Venezuela Remembers the Caracazo, 23 Years Later
On February 27, 1989, just 25 days after then president Carlos Andrés Pérez took office, the Venezuelan people expressed their resounding rejection of a neoliberal economic package imposed on the new administration by the International Monetary Fund in exchange for a large loan. This event would be forever remembered in Venezuelan history as the Caracazo.
The Pérez government’s plan, known as “the Great Turn-around,” included an increase in public services, the freeing up of consumer prices for basic goods, a considerable increase in gas prices and a currency devaluation.
The increase in the cost of public transportation as a result of higher gas prices served to detonate the first rebellion by the Venezuelan people against neoliberalism.
At dawn on Monday, February 27, 1989, public transportation fares doubled and student passes were no longer recognized.
Workers and students refused to pay the new price and protested against the injustice.
Guarenas, a town located east of Caracas that was home to many commuters who worked and studied in the capital city, rapidly became the epicenter of the protest.
By 8 a.m. there were already reports of protests involving burning vehicles and the ransacking of commercial establishments. The protests soon spread throughout a good part of the capital city and other urban centers across the country including San Cristóbal, Barquisimeto, Maracay, Barcelona, Puerto la Cruz, Mérida, Maracaibo and Valencia.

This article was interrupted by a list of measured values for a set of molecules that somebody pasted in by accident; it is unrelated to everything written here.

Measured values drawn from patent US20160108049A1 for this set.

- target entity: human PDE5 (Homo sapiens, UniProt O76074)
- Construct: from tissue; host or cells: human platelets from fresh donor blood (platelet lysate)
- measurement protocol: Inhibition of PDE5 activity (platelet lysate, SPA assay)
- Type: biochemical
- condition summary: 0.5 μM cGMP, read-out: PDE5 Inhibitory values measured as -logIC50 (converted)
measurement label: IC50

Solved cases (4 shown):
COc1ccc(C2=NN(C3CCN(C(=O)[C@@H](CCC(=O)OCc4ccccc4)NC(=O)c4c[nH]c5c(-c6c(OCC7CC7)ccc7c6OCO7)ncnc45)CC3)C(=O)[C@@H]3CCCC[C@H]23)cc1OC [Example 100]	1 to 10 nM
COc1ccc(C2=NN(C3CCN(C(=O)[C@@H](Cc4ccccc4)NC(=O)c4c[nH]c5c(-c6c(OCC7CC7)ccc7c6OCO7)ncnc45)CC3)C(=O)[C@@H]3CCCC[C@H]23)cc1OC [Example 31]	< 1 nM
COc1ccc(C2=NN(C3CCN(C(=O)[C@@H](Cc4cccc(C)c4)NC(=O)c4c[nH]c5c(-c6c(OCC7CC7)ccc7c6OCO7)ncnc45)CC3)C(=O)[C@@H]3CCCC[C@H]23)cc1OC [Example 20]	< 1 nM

The official response of the Pérez government was unbridled repression. In some areas, police equipped with automatic weapons opened fire indiscriminately on crowds.
By late afternoon, President Pérez appeared on television to announce the suspension of constitutional guarantees and declare a state of emergency.
The National Guard and armed forces were ordered to repress all disturbances, and with that, a second great attack was unleashed against the population. Poor and overcrowded sectors in Caracas such as Catia, Petare and El Valle were fired on by soldiers that, untrained on issues of public order, were instructed to shoot people.
According to a report by the Ombudsman’s Office, “The soldiers were very young and inexperienced, and as young people, they followed the orders given by their superiors. Many of them were also brought in from the interior, and the majority were unfamiliar with Caracas. They pointed them toward the lights of the barrios and said to shoot everything that moves.”
Official estimates cited a death toll of at least 300, but the number of people assassinated would eventually climb to over 3,000, most of them killed by security forces.
The events of February 27, 1989 awoke the spirit and consciousness of the Venezuelan people, inspiring them to take up struggles for human rights and facilitating other processes such as the civil-military rebellion of February 4, 1992.
In 2008, during the commemoration of the 16th anniversary of that rebellion, President Hugo Chávez said: “February 27 and 28 was an uprising by a people that were exploited and massacred. It was the profound revolution of a people that got tired of being mistreated and an igniter of February 4th. It accelerated a process that had already been simmering, that was engendered deep inside the core of the armed forces.”
In 2002, the Inter-American Commission on Human Rights condemned the actions of President Pérez during the events of February 27. Its investigations counted more than 1,000 dead that were buried in mass graves as well as 2,000 disappeared.
Remembering the Caracazo
Events to commemorate the 23rd anniversary of the Caracazo are taking place in Venezuela today.
A series of seminars called “The crisis of development and the Venezuelan state,” organized by the lawmaker Jesús Farías, will be held in the nation’s capital. Meanwhile, the Attorney General’s Office is hosting an event in honor of the fallen at a cemetery in the south of Caracas. Concerts and conferences will also take place in other cities throughout Venezuela to remember the events of the Caracazo.
See photos of the Caracazo here (caution – some images are graphic).
RNV / Press – Venezuelan Embassy to the U.S. / February 27, 2012